While remarketers seek a revenue and volume rebound from the pandemic and supply chain doldrums, they should not expect the processes and tools used by consignors and auctions to return to a pre-2020 scenario.
The last few years have sped up the digitizing of the wholesale vehicle market as remarketers now must keep pace with the latest technology in many aspects of operations.
Two experts listed some of the key innovations defining industry trends during a session March 30 at the Conference of Automotive Remarketing:
- Zach Hallowell, vice president for Manheim Digital Marketplace and RMS Automotive, directs and coordinates the overall domestic and global operational activities for digital channels.
- Peter Grupposo, senior vice president of sales for Cox Automotive Inc., oversees the commercial sales, dealer sales, and market insights teams for Manheim and NextGear Capital.
The overriding question: What do the top trends in the remarketing industry mean for consignors and auctions?
Vehicle Markets and Supply Streams
The panelists started off with a summary of the state of the wholesale vehicle marketplace:
- The wholesale market is returning to a new normal, with strong spring activity showing signs of depreciation coming back, Hallowell said. More commercial vehicles are starting to flow through to the auctions again. The big change is that COVID accelerated digital adoption and buying, and it’s creating a new balance in vehicle acquisition.
- During the last three years, 8.5 million vehicles went unproduced, which will create a gap on the buying side that will be felt for the next 10-15 years in different cycles, Grupposo said. “There's still a lot of unknowns, and some knowns that are concerning the dealers. We’ll probably see a cautiously optimistic buying group, but I think they will be a little bit more reactive in the next few months. It's starting to feel a little bit like before the pandemic.”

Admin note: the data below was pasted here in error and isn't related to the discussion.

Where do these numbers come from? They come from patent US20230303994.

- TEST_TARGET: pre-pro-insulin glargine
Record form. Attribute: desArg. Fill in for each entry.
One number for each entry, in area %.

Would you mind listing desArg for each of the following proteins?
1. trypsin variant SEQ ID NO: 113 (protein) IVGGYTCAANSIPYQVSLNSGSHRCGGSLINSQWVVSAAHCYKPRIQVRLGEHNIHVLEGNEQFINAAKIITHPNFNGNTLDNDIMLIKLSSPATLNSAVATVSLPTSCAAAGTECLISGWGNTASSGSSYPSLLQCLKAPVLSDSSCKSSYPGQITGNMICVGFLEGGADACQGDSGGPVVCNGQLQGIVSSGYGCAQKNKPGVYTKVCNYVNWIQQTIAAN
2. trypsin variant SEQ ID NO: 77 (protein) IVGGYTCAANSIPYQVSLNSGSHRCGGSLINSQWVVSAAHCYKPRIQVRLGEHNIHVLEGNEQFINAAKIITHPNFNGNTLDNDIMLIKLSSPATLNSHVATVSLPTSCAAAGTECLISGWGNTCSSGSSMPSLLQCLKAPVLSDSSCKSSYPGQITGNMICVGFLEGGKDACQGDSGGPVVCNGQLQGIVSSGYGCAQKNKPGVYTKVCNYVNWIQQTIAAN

- Dealers now want to see vehicles in person, since they represent a lot of risk for a buyer, Grupposo said. For example, it may be out of warranty, may have higher mileage, which makes assessments critical and requires investing in condition reports. There will be more focus on wanting to either see the car or a significantly improved condition reporting process. “We do a lot of surveys of buyer preference, and we see about 20% of our dealers are uncomfortable buying digitally. That corresponds to what we're seeing in purchasing behavior. I don't think we're ever predicting 100% digital sales.”
- However, Hallowell pointed out that prior digital holdouts are now adapting, even if they are not fans of online transactions. The scarcity of inventory has forced many dealers to get creative while uncomfortable. “I think anytime we can have the end user in remarketing take a crash course on catching up to all the innovation and technology, it's a good thing for us. We're also starting to see there's a bigger engagement from independent buyers on using data tools that help them acquire price inventory, and no longer just carry the book in their back pockets.”
- Another trend is greater transport distances for vehicles being bought and sold. The distance buyers are willing to transport cars had increased to an average of 450 miles during peak pandemic, and while that has declined to 400 miles, supply constraints are keeping the mileage above pre-pandemic levels.
Use of Digital Tools and Resources
- Transactions need to improve beyond just AI, and eventually involve more real time data from auction sales to help the buyer make decisions. The process will be continual and always evolving.
- Dealers are going further down into their vehicle inventory to target different customers bases, which require more information. This is happening as buyers have started using bots based on algorithms to search for specific vehicles and buy them via digital transactions.
- More independent dealers are adopting digital tools allowing them to become more data driven. To meet that demand, sellers need to make sure to feed vehicle inventory directly to them.
- The industry is developing tools that help consigners get cars into an optimal zone for purchasing. More dealers are using silent simulcast lanes, indicating they want to get more of a pulse on the market.
- Digital tools will allow for more personal experience for dealers and buyers, since those tools can route available wholesale vehicles to customers based on buying and search history and preferences. That eases the job of browsing through hundreds of potential vehicles online.